However, entrepreneur building owners or third-party network companies that provide both cabling and networking solutions may also find centralized fiber networks economical. The building should still contain telecommunications closets on each floor. These closets, however, are now passive, housing only splices and interconnects.
To illustrate the possible network cost savings, consider a building that contains six telecommunications closets and 72 users per closet for distributed electronics. Also assume a 24-port hub, such as an Ethernet stackable hub. Based strictly on mathematical probabilities, the distributed electronics would furnish a mean probability of 70% utilization.
Alternatively, assume that the same building has 432 users served by a centralized room for network electronics. This centralized architecture would provide a mean probability of 90% equipment utilization. The 20% difference in equipment utilization equates to a savings of $30 per user, based on system costs of $150 per user. Adding the converging pricing for fiber and copper electronics to the 20% savings further decreases the overall cost of electronics equipment.
The real costs, however, arise after initial equipment and installation. The initial cost of a copper-based LAN installation represents only a fraction of the overall network cost. Forrester Research states that the average corporation spends $280 per user for physical LAN support and $110 per user for bridge/router support. Losses for network outages run about $160 per user per year. The resulting annual operating cost is about $550 per user. Operating and lifetime network costs far outweigh the initial costs of installation and offer the greatest potential for savings.
To estimate the possible savings, assume that 25% efficiency can be gained in LAN support through a centralized fiber-optic network administration. Also assume that 15% of the network problems relate to copper cable and that the use of fiber solves 80% of the problems. Applying these numbers means the centralized fiber network would incur a total annual operating cost of $375 per user, versus the noncentralized copper-based network cost of $550. The difference translates to an annual savings of $175 per user, or a typical payback of the associated premium--cabling and electronics--by the end of the first year of network operation.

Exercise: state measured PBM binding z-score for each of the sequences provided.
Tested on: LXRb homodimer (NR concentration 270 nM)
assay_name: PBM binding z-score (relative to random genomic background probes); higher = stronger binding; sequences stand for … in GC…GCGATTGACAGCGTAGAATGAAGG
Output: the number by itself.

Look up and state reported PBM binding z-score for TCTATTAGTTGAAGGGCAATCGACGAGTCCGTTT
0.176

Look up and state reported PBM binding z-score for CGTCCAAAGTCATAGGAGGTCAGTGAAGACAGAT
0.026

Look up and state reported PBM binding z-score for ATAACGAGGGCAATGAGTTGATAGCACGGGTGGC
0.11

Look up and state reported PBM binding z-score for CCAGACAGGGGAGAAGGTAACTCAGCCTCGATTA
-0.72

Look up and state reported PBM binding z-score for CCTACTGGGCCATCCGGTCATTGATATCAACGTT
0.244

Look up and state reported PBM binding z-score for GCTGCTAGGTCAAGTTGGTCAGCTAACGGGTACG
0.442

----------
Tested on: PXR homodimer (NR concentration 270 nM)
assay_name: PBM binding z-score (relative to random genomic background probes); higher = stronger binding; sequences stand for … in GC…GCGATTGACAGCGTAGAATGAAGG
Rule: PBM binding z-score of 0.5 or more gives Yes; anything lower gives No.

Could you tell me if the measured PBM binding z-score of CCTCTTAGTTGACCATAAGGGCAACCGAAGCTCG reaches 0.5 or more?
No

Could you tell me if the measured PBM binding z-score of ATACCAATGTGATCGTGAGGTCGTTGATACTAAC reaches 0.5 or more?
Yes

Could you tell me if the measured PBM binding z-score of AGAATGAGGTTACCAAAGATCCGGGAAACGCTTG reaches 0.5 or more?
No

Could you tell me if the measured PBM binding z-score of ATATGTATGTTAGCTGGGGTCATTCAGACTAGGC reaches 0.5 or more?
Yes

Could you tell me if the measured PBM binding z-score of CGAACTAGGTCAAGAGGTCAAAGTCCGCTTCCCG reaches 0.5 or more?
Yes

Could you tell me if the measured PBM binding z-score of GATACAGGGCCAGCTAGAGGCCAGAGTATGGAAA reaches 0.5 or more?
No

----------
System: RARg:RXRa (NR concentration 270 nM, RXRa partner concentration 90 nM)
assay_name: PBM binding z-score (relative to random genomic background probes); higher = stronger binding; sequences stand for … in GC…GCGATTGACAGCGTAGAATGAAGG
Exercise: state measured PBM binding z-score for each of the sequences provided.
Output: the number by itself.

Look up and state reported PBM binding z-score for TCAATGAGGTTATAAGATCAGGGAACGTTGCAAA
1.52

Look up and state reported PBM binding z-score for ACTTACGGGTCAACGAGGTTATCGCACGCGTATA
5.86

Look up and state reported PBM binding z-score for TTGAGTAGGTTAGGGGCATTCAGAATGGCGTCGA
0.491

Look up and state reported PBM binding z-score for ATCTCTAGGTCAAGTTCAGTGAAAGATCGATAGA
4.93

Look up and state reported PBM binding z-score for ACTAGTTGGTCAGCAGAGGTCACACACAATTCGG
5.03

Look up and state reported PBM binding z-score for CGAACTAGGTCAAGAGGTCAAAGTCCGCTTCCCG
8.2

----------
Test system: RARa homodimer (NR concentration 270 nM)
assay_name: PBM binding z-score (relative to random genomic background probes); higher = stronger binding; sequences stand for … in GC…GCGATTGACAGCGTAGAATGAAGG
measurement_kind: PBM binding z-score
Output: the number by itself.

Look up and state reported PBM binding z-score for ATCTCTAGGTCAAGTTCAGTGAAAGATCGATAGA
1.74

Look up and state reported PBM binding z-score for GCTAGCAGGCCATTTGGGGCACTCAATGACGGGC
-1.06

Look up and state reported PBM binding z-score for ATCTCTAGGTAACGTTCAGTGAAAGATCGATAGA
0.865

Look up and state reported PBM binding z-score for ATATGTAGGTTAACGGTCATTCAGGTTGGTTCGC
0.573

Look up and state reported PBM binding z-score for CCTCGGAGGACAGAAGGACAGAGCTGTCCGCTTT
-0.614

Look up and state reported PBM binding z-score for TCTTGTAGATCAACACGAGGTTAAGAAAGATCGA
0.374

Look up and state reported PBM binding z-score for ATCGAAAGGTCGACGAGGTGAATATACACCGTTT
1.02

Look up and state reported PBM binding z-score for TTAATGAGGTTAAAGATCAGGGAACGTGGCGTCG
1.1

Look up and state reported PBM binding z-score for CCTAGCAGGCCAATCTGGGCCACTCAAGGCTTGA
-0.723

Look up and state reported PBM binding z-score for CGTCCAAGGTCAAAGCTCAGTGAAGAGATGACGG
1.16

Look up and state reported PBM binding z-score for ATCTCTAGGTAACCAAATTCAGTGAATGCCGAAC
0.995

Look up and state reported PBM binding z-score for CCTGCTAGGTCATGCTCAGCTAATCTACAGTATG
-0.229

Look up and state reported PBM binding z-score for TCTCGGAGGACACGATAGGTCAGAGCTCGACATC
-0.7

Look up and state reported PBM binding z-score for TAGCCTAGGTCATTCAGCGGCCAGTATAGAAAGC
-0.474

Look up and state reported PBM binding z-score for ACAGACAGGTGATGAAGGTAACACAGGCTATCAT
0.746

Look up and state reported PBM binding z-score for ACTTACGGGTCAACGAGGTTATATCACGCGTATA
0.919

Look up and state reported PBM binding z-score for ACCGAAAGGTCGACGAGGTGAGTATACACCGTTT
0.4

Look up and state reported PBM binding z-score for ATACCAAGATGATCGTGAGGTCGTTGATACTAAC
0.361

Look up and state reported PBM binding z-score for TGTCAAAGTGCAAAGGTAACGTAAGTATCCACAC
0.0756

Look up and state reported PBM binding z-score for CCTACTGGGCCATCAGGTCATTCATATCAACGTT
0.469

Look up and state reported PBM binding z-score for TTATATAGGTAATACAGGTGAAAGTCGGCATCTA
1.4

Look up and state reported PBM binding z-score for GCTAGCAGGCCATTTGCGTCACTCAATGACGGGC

Another benefit of centralized network administration is the simplicity, flexibility and cost-effectiveness of arranging special work group networks on short notice. New groupware applications are letting users communicate with each other as part of a work group, even when the users are at different locations throughout a building. Terminating the network`s horizontal fiber-optic cables for each work group user in one centralized communications room brings the required electronics and interconnectivity directly to the work group. Such networks are often impossible or difficult to configure with a distributed network architecture.
Centralized optical-fiber cabling can also be implemented in zone network architectures such as those used for open-plan offices, which are often structured from movable wall panels and modular furniture. When the panels are moved and the layout is changed to accommodate new employees or departmental reorganization, the cabling and outlets generally have to be moved.
These changes can be simplified through use of centralized optical-fiber cabling. In practice, the office is prewired by area and anticipated user density rather than by individual outlets. The floor plan is divided into zones by area or number of users. A concentrated bundle of fiber-optic communications cables is pulled from the closet to a single, fixed distribution point within the zone. Individual fiber-cable runs are then connected from the distribution point to each office outlet or directly to the equipment within each office. In this case, the horizontal distribution cable used would typically be 12- to 24-fiber versus the normal 2- or 4-fiber cable for single-user cabling. By using a splice or interconnect option, the backbone cable remains the same, and the installer splices the multiuser cable to the feeder or backbone cable.
The Fiber Optic Task Group of TR 41.8.1, the working subcommittee responsible for the TIA/EIA-568A commercial building telecommunications cabling standard, has balloted Centralized Optical Fiber Cabling Guidelines for potential publication as an official document. This draft, referred to as PN-3523, provides recommendations for the proper implementation of this modified centralized cabling topology in support of optical-fiber cabling and fiber-to-the-desk networks within buildings. The draft resulted from nine months of discussions within the task group, which was represented by manufacturers, consultants and contractors. u
N. D`Arcy Roche is vice president and general manager of premises systems and services at AMP Inc., Harrisburg, PA.